(Reuters) - The FBI has reminded parcel delivery companies in the United States to follow “established protocols” for handling suspicious packages following a bomb blast at a FedEx Corp sorting facility in Texas, an agency spokeswoman said on Wednesday.
A three-week bombing spree, which sent a shiver through the Texas capital of Austin and rattled the rest of the country, raised fears about the possibility of other attackers via package delivery.
“In light of the bombings in Austin the FBI has reached out to our private-sector partners to remind them of established protocols of how to handle suspicious packages,” Federal Bureau of Investigation spokeswoman Lindsay Ram said by email.
There was no suggestion by the FBI that FedEx had not followed protocols to the letter.
Federal prosecutors said on Wednesday they had charged Mark Conditt of Pflugerville, Texas, with unlawful possession and transfer of a destructive device before he blew himself up as police closed in on his vehicle.
FedEx, United Parcel Service Inc and other couriers collect a vast amount of data on packages in their systems. Some of the information may have helped identify the man who carried out the bombings, a FedEx executive said.
FedEx Chief Operations Officer David Bronczek told employees in an internal memo seen by Reuters that the company provided “key evidence” to law enforcement officials on identifying the suspect.
The FBI’s Ram did not elaborate on whether the agency was concerned about other deadly packages that may have slipped into a mail network that handles roughly 40 million parcels daily in the United States.
FedEx was taking the extraordinary step of screening every package at the sorting facility outside Austin where a parcel bomb exploded on a conveyor belt on Tuesday. It was also x-raying entire trailers filled with packages at that location and other trailers with packages originating from central Texas, a FedEx manager said.
FedEx spokesman Jim McCluskey declined to comment on package screening and on the evidence FedEx provided authorities.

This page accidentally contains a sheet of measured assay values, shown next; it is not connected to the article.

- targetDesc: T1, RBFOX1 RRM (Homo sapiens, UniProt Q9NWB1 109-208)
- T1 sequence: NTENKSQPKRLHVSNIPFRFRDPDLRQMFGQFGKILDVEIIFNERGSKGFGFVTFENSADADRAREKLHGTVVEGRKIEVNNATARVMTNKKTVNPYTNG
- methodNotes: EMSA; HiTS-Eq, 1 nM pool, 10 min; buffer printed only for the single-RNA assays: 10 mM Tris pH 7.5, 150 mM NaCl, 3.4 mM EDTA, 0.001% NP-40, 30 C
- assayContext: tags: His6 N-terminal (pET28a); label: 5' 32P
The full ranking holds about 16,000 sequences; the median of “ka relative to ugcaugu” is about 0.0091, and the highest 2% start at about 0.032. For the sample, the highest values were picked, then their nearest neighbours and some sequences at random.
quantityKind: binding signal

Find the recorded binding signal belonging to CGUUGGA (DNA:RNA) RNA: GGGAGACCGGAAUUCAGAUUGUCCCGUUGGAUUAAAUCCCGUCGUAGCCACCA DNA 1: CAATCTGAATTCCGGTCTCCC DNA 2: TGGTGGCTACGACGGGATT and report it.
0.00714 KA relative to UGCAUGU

Like FedEx, UPS shipping terms and conditions allow employees to open and inspect packages, and the companies train employees on how to respond if they see packages that look suspicious or may contain drugs.
FedEx and UPS have so far not described steps they may take to expand screening.
UPS spokesman Glenn Zaccara said the company constantly evaluates and adjusts its security measures, but does not discuss them in order to maintain their effectiveness.
The United States Postal Service said in a statement that although it appeared none of the devices in Austin were sent through the U.S. mail, USPS reminded employees and customers to be observant about suspicious packages.
Inspectors in its Dangerous Mail Investigations Program “are trained to recognise the common characteristics of suspicious mail and are highly proficient in the use of state-of-the-art equipment to include portable X-ray machines,” the USPS said.
The FedEx manager said in-bound international shipments are screened by x-ray or bomb-sniffing dogs, and said the Texas blast could lead to changes in domestic security screening.
Airport-like security measures inside package sorting facilities and retail locations would be a costly and unnecessary step that would paralyse operations, particularly given the rarity of package bombs, said Satish Jindel, a founder of the delivery company that became FedEx Ground.
Reporting by Eric M. Johnson; Additional reporting by Mark Hosenball; Editing by Lisa Shumaker and Grant McCool